ImageAndrew Silbiger was a consultant for a downtown Boston company.  He was allotted $25 for meals when he worked late, which was often.  But by the time he was done paying charges, delivery fees, and built in tips there wasn't much left for the food.  Chatting with his friend Peter Burton about the problem they decided there was the spark of a business idea there, and America To Go was born.

"America To Go is a Web-based food ordering and accounting solution," explains Vice President for Business Development Audrey Emmer.  "You don't think technology goes with the food industry -- they're very different.  But in fact they go very nicely together."

It is actually a perfect example of how computer technology and the Internet can be leveraged to make real world activities more efficient, cost-effective, and a win-win solution both for food vendors and their corporate customers.

Emmer was in Ithaca a few weeks ago to meet with 'admins' -- people who are authorized to order food in the system -- at Cornell University, an America To Go client.  Cornell wanted to consolidate all it's departmental ordering through it's e-SHOP initiative.  They folded America-To-Go into e-SHOP so that all the various departments would order food for receptions, dinners, and other events on the Web-based system.

'Vendors' (restaurants and caterers) in the system are vetted by America To Go, saving Cornell the time, and therefore money, it takes to make sure a vendor has the proper insurance, can handle the size of events they host, are able to deliver to that ZIP code, and so on.  Departmental tracking is part of the system, so it is easy to see who is spending what for which events.  The real price including delivery fees and tips is displayed, so 'admins' can add or delete to their order when they have to spend within a budget.  And the university only pays one bill, once a month, and gets a full accounting of spending across departments, which it can download into a spreadsheet, saving hours of accounting time.

"It's great because it's real-time," Emmer says.  "It tells people what the costs are as they order each item.  It tallies the cost.  If they realize they went over budget they can click out an item.  It's very transparent.  It tells what the delivery cost is going to be, the tax, and if a company wants to set a standard tipping policy it will show up."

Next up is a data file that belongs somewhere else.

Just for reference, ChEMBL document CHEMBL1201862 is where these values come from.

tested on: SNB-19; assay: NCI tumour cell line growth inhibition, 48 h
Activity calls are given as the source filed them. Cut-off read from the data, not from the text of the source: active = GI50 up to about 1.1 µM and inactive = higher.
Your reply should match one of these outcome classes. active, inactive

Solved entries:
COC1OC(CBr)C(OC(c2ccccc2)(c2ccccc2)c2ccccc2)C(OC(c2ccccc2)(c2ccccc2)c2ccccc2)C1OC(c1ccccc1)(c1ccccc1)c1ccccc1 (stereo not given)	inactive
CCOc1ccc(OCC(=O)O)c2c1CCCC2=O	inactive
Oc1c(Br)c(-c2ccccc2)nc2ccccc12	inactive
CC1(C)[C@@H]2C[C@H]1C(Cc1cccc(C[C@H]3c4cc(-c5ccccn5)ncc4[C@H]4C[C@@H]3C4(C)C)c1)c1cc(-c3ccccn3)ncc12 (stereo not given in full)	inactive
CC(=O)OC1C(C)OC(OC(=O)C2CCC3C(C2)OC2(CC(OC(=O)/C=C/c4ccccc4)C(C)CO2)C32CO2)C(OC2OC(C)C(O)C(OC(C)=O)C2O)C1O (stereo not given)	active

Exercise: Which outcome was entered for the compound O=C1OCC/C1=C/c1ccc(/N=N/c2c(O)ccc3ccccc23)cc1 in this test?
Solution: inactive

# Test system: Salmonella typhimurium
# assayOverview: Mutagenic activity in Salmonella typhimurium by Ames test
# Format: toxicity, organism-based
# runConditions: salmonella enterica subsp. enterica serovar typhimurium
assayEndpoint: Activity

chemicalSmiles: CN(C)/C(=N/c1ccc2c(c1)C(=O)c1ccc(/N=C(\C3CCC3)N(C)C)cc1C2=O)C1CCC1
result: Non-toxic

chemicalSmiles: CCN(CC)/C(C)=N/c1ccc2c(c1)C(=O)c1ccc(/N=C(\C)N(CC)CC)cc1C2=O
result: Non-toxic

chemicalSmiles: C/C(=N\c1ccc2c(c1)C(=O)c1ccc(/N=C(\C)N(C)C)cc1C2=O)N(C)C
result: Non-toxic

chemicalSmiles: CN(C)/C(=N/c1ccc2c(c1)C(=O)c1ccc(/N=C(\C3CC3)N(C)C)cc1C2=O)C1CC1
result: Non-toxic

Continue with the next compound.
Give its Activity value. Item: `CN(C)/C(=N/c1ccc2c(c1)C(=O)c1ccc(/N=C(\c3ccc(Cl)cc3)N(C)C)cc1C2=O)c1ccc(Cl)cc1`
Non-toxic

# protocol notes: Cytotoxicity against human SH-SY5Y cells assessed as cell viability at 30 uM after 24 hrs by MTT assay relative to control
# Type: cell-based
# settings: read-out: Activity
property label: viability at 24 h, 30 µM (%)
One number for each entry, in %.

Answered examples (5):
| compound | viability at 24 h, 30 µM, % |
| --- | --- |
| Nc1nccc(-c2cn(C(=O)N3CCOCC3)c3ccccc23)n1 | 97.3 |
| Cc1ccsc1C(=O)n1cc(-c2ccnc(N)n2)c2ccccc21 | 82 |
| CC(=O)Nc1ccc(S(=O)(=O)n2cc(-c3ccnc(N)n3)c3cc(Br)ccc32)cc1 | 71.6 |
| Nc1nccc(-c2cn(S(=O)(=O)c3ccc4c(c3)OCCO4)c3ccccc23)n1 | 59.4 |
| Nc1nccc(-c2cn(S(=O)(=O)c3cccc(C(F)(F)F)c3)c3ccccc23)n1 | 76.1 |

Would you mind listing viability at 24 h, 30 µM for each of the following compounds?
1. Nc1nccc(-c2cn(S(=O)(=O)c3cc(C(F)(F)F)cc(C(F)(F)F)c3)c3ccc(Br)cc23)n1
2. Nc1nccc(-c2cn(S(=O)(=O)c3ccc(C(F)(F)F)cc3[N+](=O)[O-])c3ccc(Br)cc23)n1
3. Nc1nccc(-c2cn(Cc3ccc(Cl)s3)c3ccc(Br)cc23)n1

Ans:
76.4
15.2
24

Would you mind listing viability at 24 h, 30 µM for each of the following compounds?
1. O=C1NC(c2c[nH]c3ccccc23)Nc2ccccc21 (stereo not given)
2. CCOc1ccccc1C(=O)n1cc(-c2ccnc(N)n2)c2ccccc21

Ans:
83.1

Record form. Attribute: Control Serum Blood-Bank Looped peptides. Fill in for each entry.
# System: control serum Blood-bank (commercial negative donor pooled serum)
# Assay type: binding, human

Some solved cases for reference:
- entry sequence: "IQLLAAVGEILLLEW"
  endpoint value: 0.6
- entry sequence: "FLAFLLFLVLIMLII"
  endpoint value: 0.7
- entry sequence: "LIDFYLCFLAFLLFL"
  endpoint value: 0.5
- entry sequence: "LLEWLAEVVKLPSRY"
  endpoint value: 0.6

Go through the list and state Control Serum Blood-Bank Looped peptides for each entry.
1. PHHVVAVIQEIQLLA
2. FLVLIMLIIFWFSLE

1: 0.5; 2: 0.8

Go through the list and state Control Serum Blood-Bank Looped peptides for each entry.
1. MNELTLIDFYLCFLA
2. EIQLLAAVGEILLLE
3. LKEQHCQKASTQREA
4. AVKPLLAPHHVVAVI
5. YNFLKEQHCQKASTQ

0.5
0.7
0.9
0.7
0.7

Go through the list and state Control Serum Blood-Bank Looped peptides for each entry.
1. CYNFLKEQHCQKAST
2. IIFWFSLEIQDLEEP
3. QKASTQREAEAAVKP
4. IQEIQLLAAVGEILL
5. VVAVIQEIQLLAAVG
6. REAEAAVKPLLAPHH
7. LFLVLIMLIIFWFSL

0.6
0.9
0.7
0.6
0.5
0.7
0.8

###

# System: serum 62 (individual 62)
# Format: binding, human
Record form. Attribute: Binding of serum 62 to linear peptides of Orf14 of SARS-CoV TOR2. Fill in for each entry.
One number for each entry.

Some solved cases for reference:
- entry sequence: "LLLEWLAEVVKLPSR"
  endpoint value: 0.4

Those benefits translate into savings not just for universities, but across the spectrum of businesses.  For example, a law firm can get instant billing information specific to individual meals in real time so they can accurately bill their clients.  Or a high-tech firm on Boston's Route 128 beltway can provide lunches for employees, providing more variety than the restaurant-scarce neighborhood naturally can.

Another benefit to clients -- they don't pay for the service.  They only pay for the food and beverages they order.  In most cases when America To Go signs a client they find restaurants and caterers who are a good match for the company, that reflect the admins' tastes, price range, and ability to handle the size of events the client hosts.  By the same token the vendors don't pay to be included -- having menus and pricing set up on the system is free.  Vendors pay a percent of sales generated by the system.  For that fee they get visibility and the kind of exclusive market provided by corporations who use the online system.

While some clients love the immediacy of point and click ordering, others want a human connection.  When a client needs food for a last-minute order they just call customer service, which does the scurrying to line up the vendors so the event is taken care of, then gets it entered into the system to keep the accounting up to date.